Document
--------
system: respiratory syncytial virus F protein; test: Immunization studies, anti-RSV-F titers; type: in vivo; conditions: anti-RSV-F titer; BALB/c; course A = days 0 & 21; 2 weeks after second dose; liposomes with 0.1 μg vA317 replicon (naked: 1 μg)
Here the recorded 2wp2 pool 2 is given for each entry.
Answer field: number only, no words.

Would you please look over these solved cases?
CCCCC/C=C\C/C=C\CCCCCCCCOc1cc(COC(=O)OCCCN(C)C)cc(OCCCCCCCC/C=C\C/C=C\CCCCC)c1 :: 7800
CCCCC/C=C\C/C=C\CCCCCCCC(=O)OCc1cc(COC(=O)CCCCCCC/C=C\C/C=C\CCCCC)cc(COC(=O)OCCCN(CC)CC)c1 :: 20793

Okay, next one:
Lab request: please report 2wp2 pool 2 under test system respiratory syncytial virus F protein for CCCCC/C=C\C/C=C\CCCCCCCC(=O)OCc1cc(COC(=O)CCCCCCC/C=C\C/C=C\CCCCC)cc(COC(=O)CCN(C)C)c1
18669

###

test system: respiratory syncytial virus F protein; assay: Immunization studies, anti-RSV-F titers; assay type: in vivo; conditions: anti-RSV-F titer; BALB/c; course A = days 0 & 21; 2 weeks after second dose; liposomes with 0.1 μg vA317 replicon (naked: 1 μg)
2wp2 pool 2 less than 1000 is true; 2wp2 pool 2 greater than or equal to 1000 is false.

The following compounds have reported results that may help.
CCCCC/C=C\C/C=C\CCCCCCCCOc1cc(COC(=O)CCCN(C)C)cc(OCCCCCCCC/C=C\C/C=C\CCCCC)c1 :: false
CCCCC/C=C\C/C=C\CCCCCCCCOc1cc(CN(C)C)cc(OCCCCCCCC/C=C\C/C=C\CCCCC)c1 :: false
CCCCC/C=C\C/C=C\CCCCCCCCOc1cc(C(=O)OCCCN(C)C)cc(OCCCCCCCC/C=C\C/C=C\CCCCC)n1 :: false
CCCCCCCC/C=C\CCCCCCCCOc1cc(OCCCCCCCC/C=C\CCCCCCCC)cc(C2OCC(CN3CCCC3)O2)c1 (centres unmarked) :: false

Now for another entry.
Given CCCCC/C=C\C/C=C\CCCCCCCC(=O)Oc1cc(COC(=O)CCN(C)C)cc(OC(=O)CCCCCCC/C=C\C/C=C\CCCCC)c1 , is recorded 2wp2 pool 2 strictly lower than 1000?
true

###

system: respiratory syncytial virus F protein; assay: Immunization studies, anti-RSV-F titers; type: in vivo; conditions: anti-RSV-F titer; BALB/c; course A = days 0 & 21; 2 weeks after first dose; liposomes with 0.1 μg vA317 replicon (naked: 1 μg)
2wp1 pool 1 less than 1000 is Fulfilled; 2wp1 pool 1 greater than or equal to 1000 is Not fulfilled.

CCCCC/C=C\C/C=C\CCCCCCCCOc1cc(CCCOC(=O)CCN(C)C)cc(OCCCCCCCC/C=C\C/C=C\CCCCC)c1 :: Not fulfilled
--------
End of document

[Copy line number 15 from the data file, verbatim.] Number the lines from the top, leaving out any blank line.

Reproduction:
CCCCC/C=C\C/C=C\CCCCCCCCOc1cc(CN(C)C)cc(OCCCCCCCC/C=C\C/C=C\CCCCC)c1 :: false